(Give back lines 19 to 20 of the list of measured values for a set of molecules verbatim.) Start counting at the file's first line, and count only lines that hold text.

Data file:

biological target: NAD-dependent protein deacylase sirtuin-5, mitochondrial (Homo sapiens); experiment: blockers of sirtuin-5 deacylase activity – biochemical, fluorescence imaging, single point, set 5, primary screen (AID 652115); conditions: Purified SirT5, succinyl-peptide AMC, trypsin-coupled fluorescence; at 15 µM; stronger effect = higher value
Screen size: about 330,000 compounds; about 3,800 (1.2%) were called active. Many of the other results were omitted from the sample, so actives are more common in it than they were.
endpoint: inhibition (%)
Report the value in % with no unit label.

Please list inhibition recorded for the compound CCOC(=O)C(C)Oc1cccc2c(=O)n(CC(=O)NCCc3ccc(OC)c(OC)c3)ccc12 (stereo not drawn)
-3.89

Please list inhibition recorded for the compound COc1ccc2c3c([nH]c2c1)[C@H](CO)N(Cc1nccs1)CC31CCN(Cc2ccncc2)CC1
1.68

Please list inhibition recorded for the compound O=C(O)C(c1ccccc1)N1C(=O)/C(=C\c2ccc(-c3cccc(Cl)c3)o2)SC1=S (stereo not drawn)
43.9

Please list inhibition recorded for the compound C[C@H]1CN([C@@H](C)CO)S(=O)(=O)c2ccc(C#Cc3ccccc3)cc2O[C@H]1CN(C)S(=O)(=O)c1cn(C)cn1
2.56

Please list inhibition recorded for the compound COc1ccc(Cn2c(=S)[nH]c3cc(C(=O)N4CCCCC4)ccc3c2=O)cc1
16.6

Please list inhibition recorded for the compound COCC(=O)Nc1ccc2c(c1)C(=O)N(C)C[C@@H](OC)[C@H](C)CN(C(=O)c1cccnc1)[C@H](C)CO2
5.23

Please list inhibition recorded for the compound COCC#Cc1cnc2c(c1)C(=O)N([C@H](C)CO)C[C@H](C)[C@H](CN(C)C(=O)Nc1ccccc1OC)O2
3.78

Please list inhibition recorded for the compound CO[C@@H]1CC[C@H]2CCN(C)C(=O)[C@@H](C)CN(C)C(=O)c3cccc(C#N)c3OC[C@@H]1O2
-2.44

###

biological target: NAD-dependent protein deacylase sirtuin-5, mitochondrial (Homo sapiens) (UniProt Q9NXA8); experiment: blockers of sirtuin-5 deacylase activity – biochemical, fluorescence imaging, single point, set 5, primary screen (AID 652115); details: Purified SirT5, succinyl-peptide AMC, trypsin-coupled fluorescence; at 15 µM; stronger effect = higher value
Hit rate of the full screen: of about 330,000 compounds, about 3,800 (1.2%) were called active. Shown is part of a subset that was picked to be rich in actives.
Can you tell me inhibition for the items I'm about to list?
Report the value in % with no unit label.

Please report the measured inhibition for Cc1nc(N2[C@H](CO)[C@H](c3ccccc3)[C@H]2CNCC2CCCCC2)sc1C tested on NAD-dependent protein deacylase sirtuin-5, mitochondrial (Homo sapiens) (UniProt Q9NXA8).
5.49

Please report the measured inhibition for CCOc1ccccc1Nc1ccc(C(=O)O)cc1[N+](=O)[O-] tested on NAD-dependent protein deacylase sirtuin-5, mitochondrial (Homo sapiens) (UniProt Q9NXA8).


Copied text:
Please list inhibition recorded for the compound CO[C@@H]1CC[C@H]2CCN(C)C(=O)[C@@H](C)CN(C)C(=O)c3cccc(C#N)c3OC[C@@H]1O2
-2.44